Open Access Open Badges Research article

High acceptance of home-based HIV counseling and testing in an urban community setting in Uganda

Juliet N Sekandi12*, Hassard Sempeera2, Justin List3, Micheal Angel Mugerwa4, Stephen Asiimwe1, Xiaoping Yin1 and Christopher C Whalen1

Author Affiliations

1 College of Public Health, University of Georgia, Athens, GA, USA

2 School of Public Health, College of Health Science, Makerere University, Kampala, Uganda

3 Yale Primary Care Program, Yale University School of Medicine, New Haven, CT, USA

4 Uganda Case Western Research Collaboration, Kampala, Uganda

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BMC Public Health 2011, 11:730  doi:10.1186/1471-2458-11-730

Published: 26 September 2011



HIV testing is a key component of prevention and an entry point into HIV/AIDS treatment and care however, coverage and access to testing remains low in Uganda. Home-Based HIV Counseling and Testing (HBHCT) has potential to increase access and early identification of unknown HIV/AIDS disease. This study investigated the level of acceptance of Home-Based HIV Counseling and Testing (HBHCT), the HIV sero-prevalence and the factors associated with acceptance of HBHCT in an urban setting.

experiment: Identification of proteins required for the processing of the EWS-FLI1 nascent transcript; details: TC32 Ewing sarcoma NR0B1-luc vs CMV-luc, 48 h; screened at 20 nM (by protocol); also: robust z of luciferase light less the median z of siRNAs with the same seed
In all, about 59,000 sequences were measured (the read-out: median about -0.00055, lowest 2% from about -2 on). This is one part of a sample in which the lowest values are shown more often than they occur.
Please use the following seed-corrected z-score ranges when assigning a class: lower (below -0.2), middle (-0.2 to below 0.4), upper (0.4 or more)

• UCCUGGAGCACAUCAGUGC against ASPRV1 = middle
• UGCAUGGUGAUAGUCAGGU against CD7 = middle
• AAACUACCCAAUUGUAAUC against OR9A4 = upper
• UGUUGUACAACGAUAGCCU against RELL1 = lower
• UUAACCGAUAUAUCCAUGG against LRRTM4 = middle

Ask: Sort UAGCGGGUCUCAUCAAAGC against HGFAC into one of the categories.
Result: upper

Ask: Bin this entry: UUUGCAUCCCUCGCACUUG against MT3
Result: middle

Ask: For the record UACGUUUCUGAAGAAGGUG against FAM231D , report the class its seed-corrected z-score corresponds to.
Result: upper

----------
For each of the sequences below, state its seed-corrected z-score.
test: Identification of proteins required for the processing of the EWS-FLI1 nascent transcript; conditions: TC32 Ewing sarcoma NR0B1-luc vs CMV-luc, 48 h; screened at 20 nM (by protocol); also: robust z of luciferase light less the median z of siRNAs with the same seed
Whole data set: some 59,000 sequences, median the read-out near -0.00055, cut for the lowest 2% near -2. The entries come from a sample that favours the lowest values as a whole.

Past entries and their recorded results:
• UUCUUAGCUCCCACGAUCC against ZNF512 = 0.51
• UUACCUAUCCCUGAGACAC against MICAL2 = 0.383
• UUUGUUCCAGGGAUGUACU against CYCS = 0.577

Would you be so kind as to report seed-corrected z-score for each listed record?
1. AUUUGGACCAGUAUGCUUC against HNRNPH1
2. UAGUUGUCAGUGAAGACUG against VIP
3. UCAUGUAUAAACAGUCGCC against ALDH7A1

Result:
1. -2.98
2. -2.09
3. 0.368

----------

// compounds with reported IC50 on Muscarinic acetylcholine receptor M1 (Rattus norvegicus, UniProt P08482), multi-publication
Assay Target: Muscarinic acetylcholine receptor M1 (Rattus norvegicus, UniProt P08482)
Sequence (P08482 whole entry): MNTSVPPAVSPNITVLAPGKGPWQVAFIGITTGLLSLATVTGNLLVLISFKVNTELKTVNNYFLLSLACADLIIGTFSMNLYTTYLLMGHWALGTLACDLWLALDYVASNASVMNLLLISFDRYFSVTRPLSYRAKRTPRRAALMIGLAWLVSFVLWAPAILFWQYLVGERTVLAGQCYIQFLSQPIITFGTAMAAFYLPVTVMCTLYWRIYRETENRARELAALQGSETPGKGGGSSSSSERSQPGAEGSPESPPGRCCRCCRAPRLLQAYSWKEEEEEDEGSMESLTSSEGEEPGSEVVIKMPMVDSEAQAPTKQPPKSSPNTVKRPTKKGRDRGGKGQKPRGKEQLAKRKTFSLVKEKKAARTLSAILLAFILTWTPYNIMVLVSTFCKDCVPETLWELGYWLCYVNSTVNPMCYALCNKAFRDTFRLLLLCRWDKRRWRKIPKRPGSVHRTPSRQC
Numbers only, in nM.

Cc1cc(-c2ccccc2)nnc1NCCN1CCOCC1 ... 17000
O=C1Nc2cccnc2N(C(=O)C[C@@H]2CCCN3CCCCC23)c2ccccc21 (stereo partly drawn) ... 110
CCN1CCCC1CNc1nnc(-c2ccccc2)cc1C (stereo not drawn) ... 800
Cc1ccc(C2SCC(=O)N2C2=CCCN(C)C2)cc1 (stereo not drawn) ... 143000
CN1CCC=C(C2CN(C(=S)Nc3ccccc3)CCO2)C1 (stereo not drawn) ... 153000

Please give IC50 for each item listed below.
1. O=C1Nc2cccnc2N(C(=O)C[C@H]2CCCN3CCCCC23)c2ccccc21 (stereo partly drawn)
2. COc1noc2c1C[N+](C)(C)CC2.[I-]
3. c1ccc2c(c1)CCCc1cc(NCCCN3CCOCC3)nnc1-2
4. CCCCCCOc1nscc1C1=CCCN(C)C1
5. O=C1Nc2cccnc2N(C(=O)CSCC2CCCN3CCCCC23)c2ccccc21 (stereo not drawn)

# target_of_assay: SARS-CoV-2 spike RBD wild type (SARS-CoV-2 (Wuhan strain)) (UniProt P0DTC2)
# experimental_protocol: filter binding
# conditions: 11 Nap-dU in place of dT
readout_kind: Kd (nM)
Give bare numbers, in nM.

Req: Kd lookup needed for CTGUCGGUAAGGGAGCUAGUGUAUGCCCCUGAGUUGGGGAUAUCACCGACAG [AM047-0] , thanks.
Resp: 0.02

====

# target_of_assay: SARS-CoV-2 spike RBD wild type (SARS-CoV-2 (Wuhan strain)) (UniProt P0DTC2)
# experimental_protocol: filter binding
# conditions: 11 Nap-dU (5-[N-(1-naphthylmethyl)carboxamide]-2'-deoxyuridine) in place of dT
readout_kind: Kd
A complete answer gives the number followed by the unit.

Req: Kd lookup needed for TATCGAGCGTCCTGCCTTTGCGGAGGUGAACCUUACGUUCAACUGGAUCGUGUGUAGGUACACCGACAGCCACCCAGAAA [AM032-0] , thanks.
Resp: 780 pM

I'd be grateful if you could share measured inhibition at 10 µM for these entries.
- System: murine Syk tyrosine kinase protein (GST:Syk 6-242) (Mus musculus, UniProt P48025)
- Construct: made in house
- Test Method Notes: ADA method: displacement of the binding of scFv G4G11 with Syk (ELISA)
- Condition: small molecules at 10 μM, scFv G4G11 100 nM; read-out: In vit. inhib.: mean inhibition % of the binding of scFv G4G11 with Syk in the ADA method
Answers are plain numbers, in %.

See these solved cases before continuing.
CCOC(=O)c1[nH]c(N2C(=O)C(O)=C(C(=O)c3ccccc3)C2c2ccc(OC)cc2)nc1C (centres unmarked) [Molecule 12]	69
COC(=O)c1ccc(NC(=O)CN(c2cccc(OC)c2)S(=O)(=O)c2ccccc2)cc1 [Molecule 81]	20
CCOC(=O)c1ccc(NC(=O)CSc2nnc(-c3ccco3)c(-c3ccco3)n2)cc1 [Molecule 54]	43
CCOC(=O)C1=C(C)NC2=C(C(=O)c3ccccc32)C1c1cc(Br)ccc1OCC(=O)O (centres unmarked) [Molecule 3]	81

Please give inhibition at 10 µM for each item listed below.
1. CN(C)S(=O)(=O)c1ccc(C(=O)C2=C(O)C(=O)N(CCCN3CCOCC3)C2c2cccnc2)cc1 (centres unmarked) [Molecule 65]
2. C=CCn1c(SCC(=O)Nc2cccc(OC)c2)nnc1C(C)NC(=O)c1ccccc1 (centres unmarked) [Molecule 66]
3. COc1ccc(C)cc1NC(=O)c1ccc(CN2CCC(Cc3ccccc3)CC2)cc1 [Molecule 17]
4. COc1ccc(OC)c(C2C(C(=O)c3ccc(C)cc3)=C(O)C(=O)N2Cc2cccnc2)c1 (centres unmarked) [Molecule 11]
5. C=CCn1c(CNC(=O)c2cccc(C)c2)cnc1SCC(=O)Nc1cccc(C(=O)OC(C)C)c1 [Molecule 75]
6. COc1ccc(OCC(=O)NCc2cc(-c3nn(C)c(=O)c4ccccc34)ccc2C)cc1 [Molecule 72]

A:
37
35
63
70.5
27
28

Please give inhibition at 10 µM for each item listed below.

A cross-sectional house-to-house survey was conducted in Rubaga division of Kampala from January-June 2009. Residents aged ≥ 15 years were interviewed and tested for HIV by trained nurse-counselors using the national standard guidelines. Acceptance of HBHCT was defined as consenting, taking the HIV test and receipt of results offered during the home visit. Multivariable logistic regression analysis was performed to determine significant factors associated with acceptance of HBHCT.


We enrolled 588 participants, 408 (69%, 95% CI: 66%-73%) accepted testing. After adjusting for confounding, being male (adj. OR 1.65; 95%CI 1.03, 2.73), age 25-34 (adj. OR 0.63; 95% CI 0.40, 0.94) and ≥35 years (adj. OR 0.30; 95%CI 0.17, 0.56), being previously married (adj. OR 3.22; 95%CI 1.49, 6.98) and previous HIV testing (adj. OR 0.50; 95%CI 0.30, 0.74) were significantly associated with HBHCT acceptance. Of 408 who took the test, 30 (7.4%, 95% CI: 4.8%- 9.9%) previously unknown HIV positive individuals were identified and linked to HIV care.


Acceptance of home-based counseling and testing was relatively high in this urban setting. This strategy provided access to HIV testing for previously untested and unknown HIV-infected individuals in the community. Age, sex, marital status and previous HIV test history are important factors that may be considered when designing programs for home-based HIV testing in urban settings in Uganda.